No Stereotyping: It is All About the Governance and Management
By Henry Hing Lee Chan

No Stereotyping: It is All About the Governance and Management

Mar. 19, 2016  |     |  0 comments


The Financial Times carried a story "Rock solid development bank in an ocean of volatility" on CAF in its March 8 issue.

CAF (Corporacion Andina de Fomento) is the only development bank owned by Latin American countries. The bank in English is known as the Development Bank of Latin America or the Andean Development Corporation. It is headquartered in Caracas, Venezuela and lends only to members in this economically turbulent area.

The bank is one of the main sources of multilateral financing and is an important generator of knowledge for the region. It provides more infrastructure project financing to Latin America than the World Bank and the Inter-American Development Bank combined in recent years. With approved USD 11.7 billion in loans for development projects in the region in 2014, it is just a little smaller than the much richer Asian Development Bank’s loans of USD 13.7 billion.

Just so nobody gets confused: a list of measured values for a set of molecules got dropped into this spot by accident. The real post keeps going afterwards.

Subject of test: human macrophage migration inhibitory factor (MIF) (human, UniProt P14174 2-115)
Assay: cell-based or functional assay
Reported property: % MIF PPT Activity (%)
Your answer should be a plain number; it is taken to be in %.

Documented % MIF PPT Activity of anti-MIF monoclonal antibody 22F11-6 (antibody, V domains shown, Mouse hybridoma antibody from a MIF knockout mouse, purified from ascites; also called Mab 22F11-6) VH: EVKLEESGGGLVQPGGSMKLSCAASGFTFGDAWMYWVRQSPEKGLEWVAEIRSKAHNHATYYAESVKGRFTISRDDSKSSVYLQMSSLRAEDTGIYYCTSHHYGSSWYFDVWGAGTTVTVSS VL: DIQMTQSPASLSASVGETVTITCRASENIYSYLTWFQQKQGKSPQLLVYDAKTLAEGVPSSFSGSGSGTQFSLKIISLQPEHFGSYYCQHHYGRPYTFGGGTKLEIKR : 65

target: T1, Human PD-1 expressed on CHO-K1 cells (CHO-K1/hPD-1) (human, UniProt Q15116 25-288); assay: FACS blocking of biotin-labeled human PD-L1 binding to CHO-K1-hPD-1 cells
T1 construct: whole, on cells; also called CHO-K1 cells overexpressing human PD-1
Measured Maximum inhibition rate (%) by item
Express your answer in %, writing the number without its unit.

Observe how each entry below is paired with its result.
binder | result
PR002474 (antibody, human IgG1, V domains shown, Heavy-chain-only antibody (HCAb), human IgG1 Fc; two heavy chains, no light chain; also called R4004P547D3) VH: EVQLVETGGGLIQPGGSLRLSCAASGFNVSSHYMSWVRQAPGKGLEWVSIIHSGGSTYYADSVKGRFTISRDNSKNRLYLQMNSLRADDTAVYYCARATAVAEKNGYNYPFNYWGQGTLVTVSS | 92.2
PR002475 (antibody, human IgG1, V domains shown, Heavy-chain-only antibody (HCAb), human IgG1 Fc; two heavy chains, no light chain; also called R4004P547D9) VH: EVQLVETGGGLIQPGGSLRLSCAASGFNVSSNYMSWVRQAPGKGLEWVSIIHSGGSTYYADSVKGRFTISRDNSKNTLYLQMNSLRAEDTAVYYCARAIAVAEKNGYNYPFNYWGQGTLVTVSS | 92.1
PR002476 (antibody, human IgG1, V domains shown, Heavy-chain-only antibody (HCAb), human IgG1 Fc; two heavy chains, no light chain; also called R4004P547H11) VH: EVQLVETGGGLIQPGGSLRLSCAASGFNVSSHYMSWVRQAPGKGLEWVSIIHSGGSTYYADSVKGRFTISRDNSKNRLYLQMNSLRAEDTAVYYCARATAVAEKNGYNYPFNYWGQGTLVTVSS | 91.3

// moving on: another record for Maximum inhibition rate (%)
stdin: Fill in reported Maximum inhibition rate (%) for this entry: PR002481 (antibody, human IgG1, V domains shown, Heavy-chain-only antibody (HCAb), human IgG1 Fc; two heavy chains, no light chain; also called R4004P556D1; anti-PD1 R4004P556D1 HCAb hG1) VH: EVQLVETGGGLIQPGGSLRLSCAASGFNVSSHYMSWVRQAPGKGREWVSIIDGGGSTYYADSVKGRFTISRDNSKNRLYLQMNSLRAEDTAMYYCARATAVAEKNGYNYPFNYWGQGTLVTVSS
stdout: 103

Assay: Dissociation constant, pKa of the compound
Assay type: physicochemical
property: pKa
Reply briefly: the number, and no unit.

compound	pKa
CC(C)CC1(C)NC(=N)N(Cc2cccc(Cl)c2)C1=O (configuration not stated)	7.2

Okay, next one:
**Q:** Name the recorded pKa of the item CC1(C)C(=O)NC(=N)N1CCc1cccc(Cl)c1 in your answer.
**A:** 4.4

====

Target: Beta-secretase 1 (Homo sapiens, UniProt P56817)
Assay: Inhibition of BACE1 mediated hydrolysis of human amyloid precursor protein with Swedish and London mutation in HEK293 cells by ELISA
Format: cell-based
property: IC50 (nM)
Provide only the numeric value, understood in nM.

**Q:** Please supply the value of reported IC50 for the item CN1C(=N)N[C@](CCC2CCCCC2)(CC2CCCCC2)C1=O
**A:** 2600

The bank has 19 members - Argentina, Barbados, Bolivia, Brazil, Chile, Colombia, Costa Rica, Dominican Republic, Ecuador, Jamaica, Mexico, Panama, Paraguay, Peru, Portugal, Spain, Trinidad & Tobago, Uruguay, Venezuela. The amazing thing is CAF enjoys a credit rating of AA-, a notch higher than the economically strongest, Chile, and several notches higher than most of the other members.

Analysts believe the success of CAF stems from the leadership skills of its long term president, Bolivian economist Enrique Garcia Fernandez, who has served the bank since 1991 and will retire at the end of 2016 after 25 years of service. He has fostered an institution known for agility and the ability to cherry-pick projects, and of course, he has exploited the bank's multilateral status and built up an adroit management.

CAF's story proves that good governance and sound management can still perform miracles under extremely unfriendly economic conditions. Never stereotype a economic downtrodden region or state.

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